Do you travel doing masterclasses and teaching privately?
I am slightly different as I go and do classes and workshops as well as play concerts. I do a mixture of the two. There aren’t many people who do that, but I always felt that teaching enhances the playing and playing enhances the teaching. So I’ve always done my teaching connected with concerts and vice versa. I’ve been to the U.S.A. with classes and travelled to Japan. Also recently I’ve been to Russia. It was my first trip there and it was very exciting culturally and musically. I was very excited to be in Moscow, which is a very exciting and vibrant city. I was there for 10 days, which was hard work but good hard work. The scenario was a bit different as I had to have a translator to work with the students. I had to keep stopping to allow that next bit of translation, so the flow of the conversation and teaching was not always easy. I found it difficult to keep a clear trail of thought especially when someone else is trying to get around the language. It is interesting that I was very much dependent of the translator but I don’t know how it came across. I remember when I was in Japan, the translator was a lovely young man who laughed at all of my jokes but when he translated there was no laughter in the audience! I don’t know what was coming across
So what did you think of the Russian flute school?
I was very surprised by the level. When I was a student I travelled around and did a lot of international competitions, and all the Russian students that I met in my early days never had a good instrument, so they struggled primarily because the instrument wouldn’t allow them to do what they wanted. On this trip I’ve noticed that a lot of them had a very good quality instrument, so they didn’t have the problems I initially expected. The overall standard was very good, and there were a lot of very serious and enthusiastic students across the whole age spectrum, who had a lot of energy in wanting to know things. During the classes I was very inspired by the concentration and the eagerness to learn that everyone had. Sometimes, when I travelled with classes in the past, I found that sometimes not everyone was with me in the room.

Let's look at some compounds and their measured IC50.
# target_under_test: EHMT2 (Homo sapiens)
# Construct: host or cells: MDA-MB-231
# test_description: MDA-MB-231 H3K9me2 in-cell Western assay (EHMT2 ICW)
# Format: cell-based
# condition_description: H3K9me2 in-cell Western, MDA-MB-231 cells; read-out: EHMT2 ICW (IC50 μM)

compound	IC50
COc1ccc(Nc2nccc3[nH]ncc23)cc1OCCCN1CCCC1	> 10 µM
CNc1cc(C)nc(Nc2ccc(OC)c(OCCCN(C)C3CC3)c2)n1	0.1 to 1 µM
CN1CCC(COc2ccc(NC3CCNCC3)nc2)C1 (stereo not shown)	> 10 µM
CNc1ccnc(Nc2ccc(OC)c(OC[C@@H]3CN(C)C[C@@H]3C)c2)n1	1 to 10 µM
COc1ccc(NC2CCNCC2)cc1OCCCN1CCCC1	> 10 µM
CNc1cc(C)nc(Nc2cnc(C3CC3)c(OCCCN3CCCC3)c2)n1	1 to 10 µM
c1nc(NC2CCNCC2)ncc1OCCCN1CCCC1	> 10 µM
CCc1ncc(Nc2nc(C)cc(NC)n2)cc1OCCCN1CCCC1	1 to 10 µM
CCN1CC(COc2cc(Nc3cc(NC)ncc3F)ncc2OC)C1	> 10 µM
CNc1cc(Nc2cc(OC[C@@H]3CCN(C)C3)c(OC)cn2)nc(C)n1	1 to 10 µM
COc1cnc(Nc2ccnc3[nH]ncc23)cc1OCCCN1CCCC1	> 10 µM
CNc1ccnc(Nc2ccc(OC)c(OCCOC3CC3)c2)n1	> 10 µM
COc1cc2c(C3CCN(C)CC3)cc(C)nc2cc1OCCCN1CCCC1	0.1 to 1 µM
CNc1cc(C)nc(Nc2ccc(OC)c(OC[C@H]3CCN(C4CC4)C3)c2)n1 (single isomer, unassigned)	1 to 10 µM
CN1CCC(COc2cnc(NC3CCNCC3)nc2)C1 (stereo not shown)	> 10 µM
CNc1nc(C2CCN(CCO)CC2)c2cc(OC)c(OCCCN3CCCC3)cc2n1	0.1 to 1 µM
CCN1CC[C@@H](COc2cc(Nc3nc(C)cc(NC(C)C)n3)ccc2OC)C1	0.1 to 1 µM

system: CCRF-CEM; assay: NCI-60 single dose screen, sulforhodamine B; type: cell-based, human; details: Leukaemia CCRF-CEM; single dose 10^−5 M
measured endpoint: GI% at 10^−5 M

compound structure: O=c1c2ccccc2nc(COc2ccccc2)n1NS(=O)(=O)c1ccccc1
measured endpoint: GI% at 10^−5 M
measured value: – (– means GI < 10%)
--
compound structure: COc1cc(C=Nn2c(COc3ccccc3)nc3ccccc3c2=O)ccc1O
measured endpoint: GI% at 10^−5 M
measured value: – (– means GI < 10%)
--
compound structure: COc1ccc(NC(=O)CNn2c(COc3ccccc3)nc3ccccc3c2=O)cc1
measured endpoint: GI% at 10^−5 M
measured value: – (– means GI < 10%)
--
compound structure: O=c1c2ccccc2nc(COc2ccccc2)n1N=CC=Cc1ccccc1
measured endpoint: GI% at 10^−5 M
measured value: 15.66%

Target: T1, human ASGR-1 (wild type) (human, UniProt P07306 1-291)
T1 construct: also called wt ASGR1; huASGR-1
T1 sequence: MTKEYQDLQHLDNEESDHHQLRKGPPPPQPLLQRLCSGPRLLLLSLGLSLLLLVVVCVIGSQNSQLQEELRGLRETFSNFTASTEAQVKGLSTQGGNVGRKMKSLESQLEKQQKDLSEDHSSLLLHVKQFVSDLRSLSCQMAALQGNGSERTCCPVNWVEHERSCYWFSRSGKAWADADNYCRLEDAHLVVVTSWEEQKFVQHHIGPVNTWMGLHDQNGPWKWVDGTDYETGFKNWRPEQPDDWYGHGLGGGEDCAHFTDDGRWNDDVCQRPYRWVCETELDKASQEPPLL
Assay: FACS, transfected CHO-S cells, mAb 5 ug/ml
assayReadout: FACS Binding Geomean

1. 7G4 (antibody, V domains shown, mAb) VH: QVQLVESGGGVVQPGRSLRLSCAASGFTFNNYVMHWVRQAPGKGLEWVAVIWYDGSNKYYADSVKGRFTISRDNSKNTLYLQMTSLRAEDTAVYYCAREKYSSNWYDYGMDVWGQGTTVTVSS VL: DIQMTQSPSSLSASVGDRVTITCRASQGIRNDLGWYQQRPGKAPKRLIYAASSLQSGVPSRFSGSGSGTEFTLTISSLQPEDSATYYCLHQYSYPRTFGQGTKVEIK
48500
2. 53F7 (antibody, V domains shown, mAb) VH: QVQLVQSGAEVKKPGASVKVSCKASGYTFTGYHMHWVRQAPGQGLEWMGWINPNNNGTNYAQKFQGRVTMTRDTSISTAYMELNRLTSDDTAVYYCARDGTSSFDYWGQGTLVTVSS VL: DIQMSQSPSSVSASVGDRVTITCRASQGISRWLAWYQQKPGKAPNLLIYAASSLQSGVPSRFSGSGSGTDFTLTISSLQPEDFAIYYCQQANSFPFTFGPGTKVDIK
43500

In Moscow we discussed things in a much more intimate way. We sat in a circle, as I do with my classes in the U.K. and I ask a lot of questions. After a few days the students started to open up and get used to me. In the last class with the younger students (up to the age of 14), I told them that there will be a little competition with three rounds. There were three different categories and the prizes were some CDs. My idea was to get them to be outside their comfort zone. They did this one by one, so it took quite a long time to get through everyone, but I was amazed that they didn’t look nervous and seemed very happy doing it. I told them this at the end and one of the little girls who spoke very good English said “Of course we are relaxed. You’ve let us be relaxed all week!” I am glad that my approach worked.
Can you tell us about the beginner book?
It has developed from being a book to an online version. This is now called Kickstart, and it is a beginner book for which I commissioned 24 duets from Andy Scott. I remember when I was learning that all the tunes were either classical or Christmas carols. They were O.K., but not really inspiring. I asked Andy Scott to write 24 different styles of music to learn. You can play them with me as a duet with a rhythm section, or play with your teacher just with the backing or you can listen to how it all sounds. So it covers a lot of different genres of music and it’s a beginner book to use them as a basis. Each lesson is there to give you the information for you to be able to play the duet (which is different genre in every lesson) by the end. The beauty of this being online is that anyone can do it in their living room with their computer, or their iPad on the music stand and in their own time.
Q&A 2 with Walter Auer - First Flute of the Vienna PhilharmonicWalter Auer began his professional career as Principal Flutist with the Dresden Philharmonic and the NDR Radio Philharmonic Orchestra Hanover before he was appointed to his current position as...
Julien Beaudiment talks to us in this online Q&A session about his orchestral life, solo career and performances, shares his view on how to play Bach and how to structure practice when there are no concerts happening. Watch exclusively videos only on Principal Chairs.
Aldo Baerten – First flute of the Antwerp Symphony Orchestra talks to us about his orchestral career, flute tips and tricks, solo career and how to deal with your practice in these times of uncertainty. Watch his exclusive video masterclasses on Principal Chairs.
Peter Verhoyen joins Principal Chairs to talk about his orchestral career as a piccolo player. We also talk about his beloved instruments and his teaching at the conservatoire and the summer school which he hosts nearly every year with in Bruges.
We talk to Walter Auer, first flute of the Vienna Philharmonic about his career as a soloist and an orchestral player in one of the top orchestras in the world. View his masterclasses recorded at the Royal Academy of Music in London on the Principal Chairs website.
Michael Cox, in partnership with Principal Chairs, presents his Masterclass Series. They were held online during lockdown in the UK in summer 2020. Participants were invited to send in video performances for Michael to watch in a Live answering session.